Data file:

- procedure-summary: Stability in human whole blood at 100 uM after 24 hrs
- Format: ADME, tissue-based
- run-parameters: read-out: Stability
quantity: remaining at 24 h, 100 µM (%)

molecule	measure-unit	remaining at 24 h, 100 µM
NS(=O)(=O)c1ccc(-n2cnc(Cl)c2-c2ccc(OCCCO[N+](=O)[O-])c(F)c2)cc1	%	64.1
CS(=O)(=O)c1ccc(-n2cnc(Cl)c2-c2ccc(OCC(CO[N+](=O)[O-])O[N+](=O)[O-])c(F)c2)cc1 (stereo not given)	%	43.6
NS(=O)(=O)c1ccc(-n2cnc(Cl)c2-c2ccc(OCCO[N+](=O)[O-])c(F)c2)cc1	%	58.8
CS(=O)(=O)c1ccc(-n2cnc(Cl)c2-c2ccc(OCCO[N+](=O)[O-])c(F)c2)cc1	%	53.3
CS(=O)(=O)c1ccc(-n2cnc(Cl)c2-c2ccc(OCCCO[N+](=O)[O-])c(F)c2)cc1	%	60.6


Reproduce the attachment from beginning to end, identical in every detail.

- procedure-summary: Stability in human whole blood at 100 uM after 24 hrs
- Format: ADME, tissue-based
- run-parameters: read-out: Stability
quantity: remaining at 24 h, 100 µM (%)

molecule	measure-unit	remaining at 24 h, 100 µM
NS(=O)(=O)c1ccc(-n2cnc(Cl)c2-c2ccc(OCCCO[N+](=O)[O-])c(F)c2)cc1	%	64.1
CS(=O)(=O)c1ccc(-n2cnc(Cl)c2-c2ccc(OCC(CO[N+](=O)[O-])O[N+](=O)[O-])c(F)c2)cc1 (stereo not given)	%	43.6
NS(=O)(=O)c1ccc(-n2cnc(Cl)c2-c2ccc(OCCO[N+](=O)[O-])c(F)c2)cc1	%	58.8
CS(=O)(=O)c1ccc(-n2cnc(Cl)c2-c2ccc(OCCO[N+](=O)[O-])c(F)c2)cc1	%	53.3
CS(=O)(=O)c1ccc(-n2cnc(Cl)c2-c2ccc(OCCCO[N+](=O)[O-])c(F)c2)cc1	%	60.6